4:00 pm – 5:45 pm
- Miki Homma, “A Chinese Printmaking “The Twenty-four Filial Exemplars” from Saray Album in Istanbul”
- Giulia Pra Floriani, “Xiezhen 寫真: In Duty to Display the Truth, the Beginning of Photojournalism in China”
- Yvonne Lin, “’Slobbery, Dusty, and Scratched’: Decay as Fetish in Beijing Silvermine”
- Adina Simona Zemanek, “International Visibility and Official Promotion of Taiwanese Comics. A Case Study of the Angoulême International Comics Festival”
Miki Homma, “A Chinese Printmaking “The Twenty-four Filial Exemplars” from Saray Album in Istanbul”
This paper will discuss an illustration of The Twenty-four Filial Exemplars 二十四孝 in Saray Albums (Istanbul, Topkapi Palace Library). The Twenty-four Filial Exemplars is a book of Confucianism in China. This Chinese Confucian classic is pasted on the Saray Album in Istanbul was probably imported from China during the Timurid Dynasty (1370–1507). A number of studies indicate that there is a relationship between China and West Asia, but no detailed research has been done about Chinese printmaking imported to the Timurid Dynasty.
This paper carefully examines the characteristics of The Twenty-four Filial Exemplars in the Saray Albums. It is in a rare form compared to other Ming Dynasty (1368–1644) printed books because it is not in the form of full-page illustrations or figure on above and text in lower composition, but in the form divided into 6 sections. The paintings are brightly coloured, showing that the original prints imported from China were painted by Islamic painters regardless of the theme. It is hard to believe that it was read by the general public or had an artistic influence like a similar kind of Chinese printed book imported to Japan. This Chinese printmaking in Saray Albums is an important example that suggests the possibility that such printmaking was also imported to Western Asia.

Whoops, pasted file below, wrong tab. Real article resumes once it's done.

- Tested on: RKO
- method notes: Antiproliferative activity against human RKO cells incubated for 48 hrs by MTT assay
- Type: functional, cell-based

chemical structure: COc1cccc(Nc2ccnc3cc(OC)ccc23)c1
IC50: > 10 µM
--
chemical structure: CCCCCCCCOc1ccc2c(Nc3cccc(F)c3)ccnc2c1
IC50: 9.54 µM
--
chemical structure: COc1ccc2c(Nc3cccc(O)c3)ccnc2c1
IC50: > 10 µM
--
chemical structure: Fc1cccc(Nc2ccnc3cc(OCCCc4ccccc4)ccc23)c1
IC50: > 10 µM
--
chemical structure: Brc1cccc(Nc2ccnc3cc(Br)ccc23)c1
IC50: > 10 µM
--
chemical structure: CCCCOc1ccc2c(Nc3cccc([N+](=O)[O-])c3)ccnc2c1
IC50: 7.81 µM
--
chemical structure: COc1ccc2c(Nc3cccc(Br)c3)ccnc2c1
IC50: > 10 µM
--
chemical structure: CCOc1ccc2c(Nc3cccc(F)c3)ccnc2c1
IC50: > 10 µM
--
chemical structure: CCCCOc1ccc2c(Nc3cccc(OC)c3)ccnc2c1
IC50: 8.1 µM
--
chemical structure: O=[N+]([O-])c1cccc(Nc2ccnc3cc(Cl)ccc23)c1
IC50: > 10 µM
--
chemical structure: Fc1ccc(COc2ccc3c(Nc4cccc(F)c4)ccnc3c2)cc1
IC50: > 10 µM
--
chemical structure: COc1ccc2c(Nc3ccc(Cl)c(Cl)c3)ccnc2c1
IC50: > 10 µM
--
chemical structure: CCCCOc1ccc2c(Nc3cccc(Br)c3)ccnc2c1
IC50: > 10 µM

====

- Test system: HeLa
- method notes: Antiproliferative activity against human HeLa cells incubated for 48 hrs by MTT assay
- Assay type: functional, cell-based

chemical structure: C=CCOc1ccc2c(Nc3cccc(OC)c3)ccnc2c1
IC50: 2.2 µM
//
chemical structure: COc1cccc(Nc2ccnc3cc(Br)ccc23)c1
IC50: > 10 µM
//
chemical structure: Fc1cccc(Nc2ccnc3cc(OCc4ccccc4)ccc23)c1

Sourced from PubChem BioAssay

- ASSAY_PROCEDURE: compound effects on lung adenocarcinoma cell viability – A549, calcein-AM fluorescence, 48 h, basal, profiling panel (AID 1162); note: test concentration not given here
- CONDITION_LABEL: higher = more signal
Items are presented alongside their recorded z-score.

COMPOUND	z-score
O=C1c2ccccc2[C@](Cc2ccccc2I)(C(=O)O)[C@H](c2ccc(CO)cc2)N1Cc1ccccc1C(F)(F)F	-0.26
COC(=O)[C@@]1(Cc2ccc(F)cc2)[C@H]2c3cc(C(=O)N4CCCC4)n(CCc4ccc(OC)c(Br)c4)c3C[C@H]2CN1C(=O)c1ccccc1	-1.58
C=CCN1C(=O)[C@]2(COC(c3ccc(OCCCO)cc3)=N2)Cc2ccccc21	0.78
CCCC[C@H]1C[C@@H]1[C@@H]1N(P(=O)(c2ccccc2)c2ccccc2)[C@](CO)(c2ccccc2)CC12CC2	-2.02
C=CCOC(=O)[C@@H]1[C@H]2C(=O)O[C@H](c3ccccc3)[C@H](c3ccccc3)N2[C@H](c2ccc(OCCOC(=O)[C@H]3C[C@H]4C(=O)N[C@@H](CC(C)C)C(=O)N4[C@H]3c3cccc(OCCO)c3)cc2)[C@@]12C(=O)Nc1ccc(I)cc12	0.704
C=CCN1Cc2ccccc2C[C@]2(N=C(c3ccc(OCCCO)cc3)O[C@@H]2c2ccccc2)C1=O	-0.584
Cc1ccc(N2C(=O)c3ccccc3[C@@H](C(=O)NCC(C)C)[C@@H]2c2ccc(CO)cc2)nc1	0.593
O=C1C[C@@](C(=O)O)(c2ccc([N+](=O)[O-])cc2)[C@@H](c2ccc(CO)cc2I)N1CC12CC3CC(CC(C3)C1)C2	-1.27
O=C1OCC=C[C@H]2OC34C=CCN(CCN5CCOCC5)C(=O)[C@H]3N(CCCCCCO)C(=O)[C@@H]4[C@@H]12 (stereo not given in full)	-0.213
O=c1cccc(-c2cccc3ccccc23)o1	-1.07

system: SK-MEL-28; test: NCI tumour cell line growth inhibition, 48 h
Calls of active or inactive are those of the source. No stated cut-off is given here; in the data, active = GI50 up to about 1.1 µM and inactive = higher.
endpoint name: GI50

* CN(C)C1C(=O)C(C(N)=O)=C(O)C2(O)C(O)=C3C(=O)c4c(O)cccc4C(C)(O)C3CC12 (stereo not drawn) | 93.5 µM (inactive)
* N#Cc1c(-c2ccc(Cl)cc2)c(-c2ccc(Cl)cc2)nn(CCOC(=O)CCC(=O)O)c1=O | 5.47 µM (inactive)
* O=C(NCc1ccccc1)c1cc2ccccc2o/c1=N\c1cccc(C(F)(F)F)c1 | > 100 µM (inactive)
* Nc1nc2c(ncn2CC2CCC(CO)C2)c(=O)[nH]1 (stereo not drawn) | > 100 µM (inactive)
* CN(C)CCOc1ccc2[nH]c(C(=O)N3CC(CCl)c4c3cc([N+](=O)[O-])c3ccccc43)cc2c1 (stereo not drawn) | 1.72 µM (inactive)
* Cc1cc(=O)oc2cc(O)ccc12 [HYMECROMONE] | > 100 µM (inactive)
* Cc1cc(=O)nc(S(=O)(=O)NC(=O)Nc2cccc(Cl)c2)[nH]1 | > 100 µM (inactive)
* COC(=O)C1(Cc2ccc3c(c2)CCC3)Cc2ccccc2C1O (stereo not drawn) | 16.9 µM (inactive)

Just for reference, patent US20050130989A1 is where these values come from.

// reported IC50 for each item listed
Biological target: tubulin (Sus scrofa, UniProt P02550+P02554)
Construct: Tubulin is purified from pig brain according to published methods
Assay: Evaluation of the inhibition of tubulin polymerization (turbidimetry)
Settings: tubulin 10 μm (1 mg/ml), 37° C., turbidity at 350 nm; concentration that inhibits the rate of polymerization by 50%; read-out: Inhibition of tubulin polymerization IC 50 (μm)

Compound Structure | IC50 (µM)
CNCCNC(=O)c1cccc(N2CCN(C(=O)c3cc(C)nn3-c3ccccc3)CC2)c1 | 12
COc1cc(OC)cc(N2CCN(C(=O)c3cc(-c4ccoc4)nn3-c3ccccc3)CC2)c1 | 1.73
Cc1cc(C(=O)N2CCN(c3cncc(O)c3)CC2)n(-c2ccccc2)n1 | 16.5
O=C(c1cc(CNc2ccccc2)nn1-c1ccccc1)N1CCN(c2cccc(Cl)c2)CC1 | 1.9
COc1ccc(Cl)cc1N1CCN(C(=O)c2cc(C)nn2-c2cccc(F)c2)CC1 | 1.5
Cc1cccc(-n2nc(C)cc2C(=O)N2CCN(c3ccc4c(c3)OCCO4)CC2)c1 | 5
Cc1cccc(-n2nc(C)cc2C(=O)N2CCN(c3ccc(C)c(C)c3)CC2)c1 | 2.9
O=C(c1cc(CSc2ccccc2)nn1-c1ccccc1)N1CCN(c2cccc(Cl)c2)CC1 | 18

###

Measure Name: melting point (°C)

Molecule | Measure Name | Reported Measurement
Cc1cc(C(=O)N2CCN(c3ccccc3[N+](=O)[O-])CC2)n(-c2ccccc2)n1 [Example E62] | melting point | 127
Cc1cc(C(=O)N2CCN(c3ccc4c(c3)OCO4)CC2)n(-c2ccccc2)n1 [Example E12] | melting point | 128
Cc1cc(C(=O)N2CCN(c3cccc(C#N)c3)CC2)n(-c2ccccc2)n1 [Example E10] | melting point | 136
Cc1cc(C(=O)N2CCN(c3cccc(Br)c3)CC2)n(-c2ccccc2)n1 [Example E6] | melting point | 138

By comparing the The Twenty-four Filial Exemplars imported to East Asia (Japan) and West Asia (Timurid Dynasty) during the Ming dynasty, this paper shows the iconographic similarities and differences.
Giulia Pra Floriani, “Xiezhen 寫真: In Duty to Display the Truth, the Beginning of Photojournalism in China”
Born as a descriptive term for realistic pictorial representation in the field of Chinese art, the term Xiezhen 寫真 (literally write the truth) was chosen by Japanese translators to emphasise Photography’s role of witness. This concept was then translated again into Chinese during the early Republican Era, juxtaposing it to sheying 攝影, zhaoxiang 照相, etc. The origins of a feeling of duty to record war and violence in the photography of China are ascribable on one side to the assimilation of journalistic-propagandistic photography from the US (photographs of the American Civil War 1861–1865) filtered through Japan (see for example A photographic album of the Japan-China war ), on the other side to the incorporation of elements from photographs sold in commercial studios in Chinese cities. Engaging in comparison, we find that despite being first intended as a reaffirmation of the coloniser’s power in China and the display of a picturesque otherness to the traveller, (Felice Beato and James Ricalton), this images became a model for local commercial photographers (Afong studio and Hing Tung studio). When revolutionary intellectuals started using photography as a mean for propaganda, they relied on these same commercial photographers, that translated known compositions embedding them with new political meanings.
Yvonne Lin, “’Slobbery, Dusty, and Scratched’: Decay as Fetish in Beijing Silvermine”